“It’s a no-brainer…”
As the yield on the 10Y US Treasury note broke above the 3.00% Maginot Line this week (for the first time since Jan 2014), traders piled on – pushing net speculative positioning for 10Y note futures to their largest short ever. In fact, along with almost $4 trillion notional in Eurodollar shorts (betting on rising short-term interest rates), the aggregate position across the rest of the Treasury futures space has also reached a new record short, which, as the chart below shows, is equivalent to well over 1.1 million 10Y futures contracts.
However, just as it became ‘obvious’ that rates were now set to rocket higher – umm growth and inflation and well stocks are awesome-er, right – yields tumbled…
And the yield curve flattened dramatically…
With both the level of the curve and its shape dropping notably on the week.
And while we are yet to see whether this record positioning will prove the crowd is always wrong again, there is one clear set of ‘losers’ already facing considerable losses – mom-and-pop investors in Wall Street’s latest and greatest ‘conservative’ bond offering – ‘Steepener’ Securities.
As Bloomberg reports, as the yield curve flattened to the lowest in more than a decade, the fallout spread beyond the realms of high finance and central banking. It also caused the value of hundreds of millions of dollars worth of debt — often held by retail investors — to evaporate.
Holders of ‘‘steepener’’ securities are facing the prospect of minuscule or even zero coupons. The structured products were issued in droves in recent years by Wall Street banks including Citigroup Inc., Goldman Sachs Group Inc., JPMorgan Chase & Co. and Morgan Stanley. Frequently marketed by brokers, they pay a high introductory fixed rate that switches to a floating coupon linked to the gap between short- and long-term U.S. interest rates.
The complex math behind the trade has been laid bare by the flattening curve, leaving a slew of retail investors blindsided, say critics, as issuance booms.
Globally, around $2.5 billion of notes tied to constant maturity swap rates was sold last quarter — the most since 2015 — scores of which use the steepener structure, according to data compiled by Bloomberg.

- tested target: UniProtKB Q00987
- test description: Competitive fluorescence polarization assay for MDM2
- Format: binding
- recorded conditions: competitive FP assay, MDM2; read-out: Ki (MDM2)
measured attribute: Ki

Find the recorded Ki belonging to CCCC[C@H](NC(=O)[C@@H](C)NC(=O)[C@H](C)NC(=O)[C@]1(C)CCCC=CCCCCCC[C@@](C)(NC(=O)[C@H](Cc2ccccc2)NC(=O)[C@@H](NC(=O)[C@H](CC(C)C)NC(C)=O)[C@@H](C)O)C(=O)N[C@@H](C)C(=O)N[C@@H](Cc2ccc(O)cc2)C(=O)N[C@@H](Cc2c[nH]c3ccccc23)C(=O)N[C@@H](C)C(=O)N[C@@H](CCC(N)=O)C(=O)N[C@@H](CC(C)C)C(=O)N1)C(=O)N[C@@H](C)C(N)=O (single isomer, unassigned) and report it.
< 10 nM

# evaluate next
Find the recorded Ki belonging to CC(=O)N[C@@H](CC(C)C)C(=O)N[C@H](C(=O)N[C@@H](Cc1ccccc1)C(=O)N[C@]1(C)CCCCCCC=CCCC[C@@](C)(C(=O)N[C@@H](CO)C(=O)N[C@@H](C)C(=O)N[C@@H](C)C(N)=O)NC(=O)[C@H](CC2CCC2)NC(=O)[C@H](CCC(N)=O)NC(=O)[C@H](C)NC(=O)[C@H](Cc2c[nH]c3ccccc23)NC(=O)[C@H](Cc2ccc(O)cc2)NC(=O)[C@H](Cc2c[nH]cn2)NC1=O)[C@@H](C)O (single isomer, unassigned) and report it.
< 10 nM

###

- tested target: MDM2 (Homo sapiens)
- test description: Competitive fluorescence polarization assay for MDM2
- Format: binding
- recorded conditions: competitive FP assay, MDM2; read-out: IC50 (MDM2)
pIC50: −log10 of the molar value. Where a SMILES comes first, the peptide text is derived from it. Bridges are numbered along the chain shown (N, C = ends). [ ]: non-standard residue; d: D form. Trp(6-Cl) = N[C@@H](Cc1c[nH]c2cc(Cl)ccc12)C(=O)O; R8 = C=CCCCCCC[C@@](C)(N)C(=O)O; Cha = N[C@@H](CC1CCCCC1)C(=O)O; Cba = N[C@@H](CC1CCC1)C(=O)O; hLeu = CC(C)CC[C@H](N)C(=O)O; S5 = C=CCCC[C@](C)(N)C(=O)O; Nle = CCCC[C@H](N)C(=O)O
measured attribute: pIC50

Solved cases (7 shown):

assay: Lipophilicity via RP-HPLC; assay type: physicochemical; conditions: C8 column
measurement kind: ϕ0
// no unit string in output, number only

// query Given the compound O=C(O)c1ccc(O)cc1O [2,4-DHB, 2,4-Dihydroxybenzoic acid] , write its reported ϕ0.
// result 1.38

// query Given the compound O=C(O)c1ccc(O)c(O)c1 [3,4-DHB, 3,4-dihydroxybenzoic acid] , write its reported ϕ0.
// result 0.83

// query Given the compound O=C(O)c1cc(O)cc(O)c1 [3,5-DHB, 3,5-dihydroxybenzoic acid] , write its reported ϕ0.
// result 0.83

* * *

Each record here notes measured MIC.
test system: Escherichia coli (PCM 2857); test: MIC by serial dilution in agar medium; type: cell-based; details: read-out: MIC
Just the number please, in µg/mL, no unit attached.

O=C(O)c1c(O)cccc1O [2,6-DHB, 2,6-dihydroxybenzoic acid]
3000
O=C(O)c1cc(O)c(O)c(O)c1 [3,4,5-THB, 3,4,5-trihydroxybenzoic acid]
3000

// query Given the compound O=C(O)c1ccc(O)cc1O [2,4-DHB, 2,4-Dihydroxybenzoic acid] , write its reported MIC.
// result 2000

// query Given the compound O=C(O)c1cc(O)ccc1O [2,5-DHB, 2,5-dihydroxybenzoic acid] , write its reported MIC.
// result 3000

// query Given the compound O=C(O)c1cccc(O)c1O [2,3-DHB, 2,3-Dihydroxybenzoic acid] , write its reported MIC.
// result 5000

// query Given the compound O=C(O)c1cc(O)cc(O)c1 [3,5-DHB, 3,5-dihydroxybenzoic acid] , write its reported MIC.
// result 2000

And as the price action of the following Goldman ‘steepener’ security shows, it has not been a pretty picture for mom-and-pop retail investors – lured by the promise of ‘low risk, bond like characteristics’ and higher than normal initial yields…
The products — to a large degree, a bullish bet on U.S. growth and inflation over the long haul — share the same basic structure. The steeper the slope, the higher the coupon, up to a cap.
If the curve levels out — as it has been over the past year — or inverts, buyers can be stuck with measly coupons or even no interest payments.
A $64 million steepener note issued by Goldman in 2013 is illustrative of how the flat curve has whittled down its value.
The security has recently slumped to 64 cents on the dollar as coupons shrank to less than 1 percent a year, according to TRACE data — a far cry from the 9.25 percent investors received at the beginning of the term, according to its prospectus. The coupon is calculated according to a formula based on the difference between the 30-year constant maturity swap rate and the five-year rate.
While banks issue the debt securities, Bloomberg notes that they’re often marketed and sold to investors via intermediaries such as brokerages. In some cases, the latter have been censured and fined by the Financial Industry Regulatory Authority for failing to ensure the products were suitable for their clients.
No banks were named in these actions.
“They were sold as being conservative investments, which of course they’re not,” said Jeffrey Pederson, an attorney in Denver, Colorado, who has represented investors in settlements against financial institutions over whether such notes were suitable for his clients.
Issuance has hardly slowed down this quarter, with around $1.9 billion of swap-linked notes sold globally through April 26. Many of these use the steepener structure, offering a high introductory coupon which then switches to a floating rate linked to the steepness of the yield curve.
“Your average person getting these things is Joe Salesman, and they end up losing a lot of money pretty quickly” if the curve flattens, said Pederson.
So once again – the sucker at the table was retail… and one wonders just how much of the record futures positioning is driven by mom-and-pop flows from ETFs as the ‘home-gamer’ is battered into submission day after day that ‘rising interest rates is a no brainer’… so why would you want to hold bonds, when stocks only go up in value?
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